Scones: Special Teas Tea Room
This Chadds Ford treasure’s buttery handmade scones are heavy enough to stand alone, yet still light enough to be enjoyed with other afternoon-tea fare. The tasty raisin or plain pastry version sings when spread with lip-smacking lemon curd, whipped butter or Devonshire cream. Or for dessert, savor the chocolate chip toffee, cranberry white chip or wild blueberry-raspberry scones. Olde Ridge Village Shoppes, Suite 37, 100 Ridge Road, Chadds Ford, (610) 358-2320, specialteastearoom.com

Seasonal Fruits and Veggies: Oakmont Farmers Market

You won’t be able to resist Oakmont’s glorious assault on the senses—purple, green, yellow and orange cauliflower; lush strawberries, peaches and tomatoes; farm-fresh flowers; and unusual specialties like hormone- and antibiotic-free pastured bison. And you never know when one of the area’s hottest chefs will be shopping right alongside you. Oakmont Municipal Parking Lot, 2419 W. Darby Road, Havertown, oakmontfarmersmarket.org

Server: Beth Wexler at Teresa’s Next Door
You might recognize the affable Ms. Wexler from John Harvard’s, where she first made her foray into the world of brewpubs. Since joining the team at Teresa’s Next Door, her enthusiasm and knowledge for all things hops and barley has taken off. Even if you don’t know what you’re in the mood for, she does. Her method of study is simple: Take the beers home, pair them with food, and figure out how to drink them. 126 N. Wayne Ave., Wayne, (610) 293-0119, teresas-cafe.com

Short Ribs: Blue Pear Bistro

Chester County hasn’t been the same since Blue Pear chef David Fogelman started dishing out Southern comfort in the form of smoky, tender beef short ribs, grilled for intense caramelization and braised in a thinned-down barbecue sauce—a covert-ops concoction of poblano and jalapeno peppers, garlic, ketchup, chili powder, mustard, and onions. 275 Brintons Bridge Road, West Chester, (610) 399-9812, bluepearbistro.com

Sliders: Newtown Grill

Chef Mike Rigney re-imagines the bite-size burger, endowing its natural juiciness with a touch of class by laying on bacon, cheese, salsa rosa and pickles. Down the hatch! 191 S. Newtown Street Road, Newtown Square, (610) 356-9700, italiansteakhouse.com

Small-Plate Menu: Riverstone Café
With its emphasis on pizzas, flatbreads, sandwiches and the raw bar, Riverstone Café doesn’t seem like your typical tapas eatery. But it’s with the small-plate menu that the kitchen shines. Selections jump from south of the border to Italy to Japan, and from land to sea and back again. Whiteland Town Center, 143 W. Lincoln Highway, Exton, (610) 594-2233, riverstonecafe.com

Savona's Melissa Monasoff (Photo by Heidi Reuter)Soft Pretzel: Philly Pretzel Factory
This is the pretzel that Philly is known for—soft, chewy and (if you time it right) hot from the oven. Once you’ve had one of these babies from the Philly Pretzel Factory, you’ll never be tempted by the street variety again. Various locations, phillysoftpretzelfactory.com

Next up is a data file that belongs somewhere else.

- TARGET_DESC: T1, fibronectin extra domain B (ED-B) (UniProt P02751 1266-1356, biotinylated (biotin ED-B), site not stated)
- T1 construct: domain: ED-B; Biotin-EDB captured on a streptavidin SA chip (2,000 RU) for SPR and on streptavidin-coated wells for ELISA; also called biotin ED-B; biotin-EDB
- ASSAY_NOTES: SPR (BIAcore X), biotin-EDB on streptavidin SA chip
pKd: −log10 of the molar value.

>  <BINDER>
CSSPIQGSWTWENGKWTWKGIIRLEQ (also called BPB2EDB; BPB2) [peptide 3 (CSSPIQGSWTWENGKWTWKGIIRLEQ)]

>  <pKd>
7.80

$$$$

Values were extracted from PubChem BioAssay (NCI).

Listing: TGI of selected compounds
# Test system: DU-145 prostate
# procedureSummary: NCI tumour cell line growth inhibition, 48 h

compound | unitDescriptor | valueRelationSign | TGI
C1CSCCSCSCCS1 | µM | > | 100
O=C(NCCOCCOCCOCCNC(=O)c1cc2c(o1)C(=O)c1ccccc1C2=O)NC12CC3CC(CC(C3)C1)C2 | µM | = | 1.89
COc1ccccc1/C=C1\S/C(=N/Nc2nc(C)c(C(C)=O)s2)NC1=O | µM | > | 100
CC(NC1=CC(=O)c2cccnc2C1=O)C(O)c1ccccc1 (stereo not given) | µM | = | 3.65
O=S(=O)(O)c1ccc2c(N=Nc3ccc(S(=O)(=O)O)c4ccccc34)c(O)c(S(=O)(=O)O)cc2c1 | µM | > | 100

Sommelier: Melissa Monasoff at Savona
Since joining the team last fall after a brief stint at Maia, Monosoff has enhanced Savona’s highly lauded wine list with expanded by-the-glass offerings and an interesting array of 100 wines for under $100. On Friday evenings, you can pick Monosoff’s brain while exploring a selection of three whites and three reds from around the world (5:30 p.m., $25). 100 Old Gulph Road, Gulph Mills, (610) 520-1200, savonarestaurant.com
 


Soups: Zoup!

The rotating Zoup! menu has zest and zip, but it’s also hearty and heart-healthy. Low-fat, dairy-free and vegetarian “zoups” include French onion, beef barley, chicken potpie, Jamaican bay gumbo, tomato basil, split pea, spicy black bean chili, and more. A fresh French, multigrain or ciabatta roll is automatic, but soup-sippers can also opt for a sourdough boule. 235 Lancaster Ave., Suite E-3, Frazer, (610) 408-0303; 509 Wilmington Pike, Glen Mills, (610) 459-4568; zoup.com

Sticky Buns: Jacquette’s Bakery

Nuts or raisins? We went with both from Jacquette’s—and we weren’t disappointed. Firm and chewy, not too sweet, and dripping of gooey goodness, these sticky buns had at least one Main Line Today skeptic reconsidering his loyalty to the Jersey Shore’s famed Mallon’s enterprise. But does he dare bring along a box to Avalon this weekend? In a word: yum. 2076 Sproul Road, Broomall, (610) 353-2550

Strombolis: Berwyn Pizza

Any ’boli connoisseur will tell you that it’s all about the shell—and there’s nothing worse than a mouthful of dough. Berwyn Pizza’s is thin, flaky and baked to perfection, with just enough elasticity to hold the ample fillings. We love the Italian, with ham, salami, capicola, sauce and three cheeses. Or go even heartier with the Berwyn Special’s ample layers of ham, salami, capicola, pepperoni, mushrooms, onions, sweet peppers, sauce and cheese. 1026 Lancaster Ave., Berwyn, (610) 647-6339, berwynpizza.net